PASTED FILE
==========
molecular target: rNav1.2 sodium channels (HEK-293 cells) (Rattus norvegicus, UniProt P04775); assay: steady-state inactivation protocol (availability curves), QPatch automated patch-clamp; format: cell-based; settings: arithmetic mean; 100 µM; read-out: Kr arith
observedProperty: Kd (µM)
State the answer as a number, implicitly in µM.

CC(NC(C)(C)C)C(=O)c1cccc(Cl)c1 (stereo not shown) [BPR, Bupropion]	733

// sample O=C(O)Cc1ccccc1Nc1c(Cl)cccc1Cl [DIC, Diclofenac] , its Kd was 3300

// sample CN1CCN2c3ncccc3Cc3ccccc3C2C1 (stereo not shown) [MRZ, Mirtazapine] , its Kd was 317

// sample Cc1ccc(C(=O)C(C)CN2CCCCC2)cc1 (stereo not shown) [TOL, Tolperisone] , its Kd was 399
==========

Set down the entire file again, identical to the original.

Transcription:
molecular target: rNav1.2 sodium channels (HEK-293 cells) (Rattus norvegicus, UniProt P04775); assay: steady-state inactivation protocol (availability curves), QPatch automated patch-clamp; format: cell-based; settings: arithmetic mean; 100 µM; read-out: Kr arith
observedProperty: Kd (µM)
State the answer as a number, implicitly in µM.

CC(NC(C)(C)C)C(=O)c1cccc(Cl)c1 (stereo not shown) [BPR, Bupropion]	733

// sample O=C(O)Cc1ccccc1Nc1c(Cl)cccc1Cl [DIC, Diclofenac] , its Kd was 3300

// sample CN1CCN2c3ncccc3Cc3ccccc3C2C1 (stereo not shown) [MRZ, Mirtazapine] , its Kd was 317

// sample Cc1ccc(C(=O)C(C)CN2CCCCC2)cc1 (stereo not shown) [TOL, Tolperisone] , its Kd was 399